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All New People

Rating: 3 out of 5 stars
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The opening image is brilliant: a guy on his birthday with his head in a noose standing on a table next to a box of Cheerios. That guy is Zach Braff, playing Charlie Bloom, in his own off-Broadway play about his own Long Island beach summers… in the winter down time.

Zach is the star of the TV medical comedy series Scrubs and his own not inconsiderable indie movie Garden State, and in playing his own lead (he didn’t do so Off-Broadway last year), he may realise he forgot to write himself enough good speeches to keep Charlie fully in the picture.

His story of guilt and failure gets submerged in parallel fables of the other characters: the desperate estate agent, Emma (Eve Myles), who finds him strung up and all strung out; the dope head fireman, Myron (Paul Hilton), who answers an alarm call; and the hooker, Kim (Susannah Fielding), sent as a gift on a do-anything mission from Manhattan by his best pal, who owns the place.

Structurally, the 90-minute play is either awkward or audacious, I’m not sure which. Designer Alexander Dodge’s luxury beach house – cherry wood fittings, fancy modern art pieces – is scythed apart at three points with huge back story projections explaining the contemporary situations of Emma (a rape victim), Kim (ditto) and Myron (a disgraced drama teacher who hung out with the kids).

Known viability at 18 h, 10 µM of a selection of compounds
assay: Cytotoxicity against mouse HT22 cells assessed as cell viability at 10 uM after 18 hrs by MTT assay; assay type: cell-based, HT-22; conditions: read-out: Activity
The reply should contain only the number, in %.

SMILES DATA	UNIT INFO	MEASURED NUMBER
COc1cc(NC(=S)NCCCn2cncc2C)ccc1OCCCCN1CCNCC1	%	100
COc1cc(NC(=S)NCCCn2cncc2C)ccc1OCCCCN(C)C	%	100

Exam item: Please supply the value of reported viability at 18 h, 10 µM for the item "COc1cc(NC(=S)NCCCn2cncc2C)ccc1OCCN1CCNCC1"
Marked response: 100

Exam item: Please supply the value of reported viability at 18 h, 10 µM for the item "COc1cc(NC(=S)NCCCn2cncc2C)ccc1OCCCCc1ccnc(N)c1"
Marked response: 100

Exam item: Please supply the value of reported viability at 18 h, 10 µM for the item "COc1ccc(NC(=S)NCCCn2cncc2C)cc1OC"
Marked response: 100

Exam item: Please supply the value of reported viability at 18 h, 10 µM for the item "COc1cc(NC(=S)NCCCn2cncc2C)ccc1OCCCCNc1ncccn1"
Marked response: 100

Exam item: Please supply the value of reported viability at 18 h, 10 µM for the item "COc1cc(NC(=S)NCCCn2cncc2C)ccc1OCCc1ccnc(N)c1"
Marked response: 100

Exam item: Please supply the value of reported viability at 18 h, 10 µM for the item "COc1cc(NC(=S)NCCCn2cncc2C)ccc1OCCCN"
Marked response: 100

And then a fourth filmed sequence attempts to explain Charlie’s predicament, but it’s too late. The comedy to this point lacks the glue of his own existential angst, or any explanation for his moroseness. Despite all the attention of Peter DuBois’ direction, and all the good gags, the show doesn’t hang (sic) together or pack a big punch.

Still, I enjoyed it as an American lifestyle satire. Braff is an immensely likeable and alert comic performer in his goofy reactions and smart silver suit, and Eve Myles and Susannah Fielding are cheerfully inventive throughout, the latter snorting up a crucial pop tart crumb in a bizarre party scene.

Especially good is Paul Hilton as the wacky fireman, celebrating some sort of apotheosis as the snow falls outside – and then through the hole in the ceiling – leaning on the porch out front ready for anything now that he’s fondled the hooker’s breasts as a reward for bizarrely reciting the “Hath not a Jew eyes?” speech from The Merchant of Venice.

And on the film sequences, flashed up in full to fill the proscenium arch, there are collectable city centre cameos from David Bradley, Amanda Redman and Joseph Millson.


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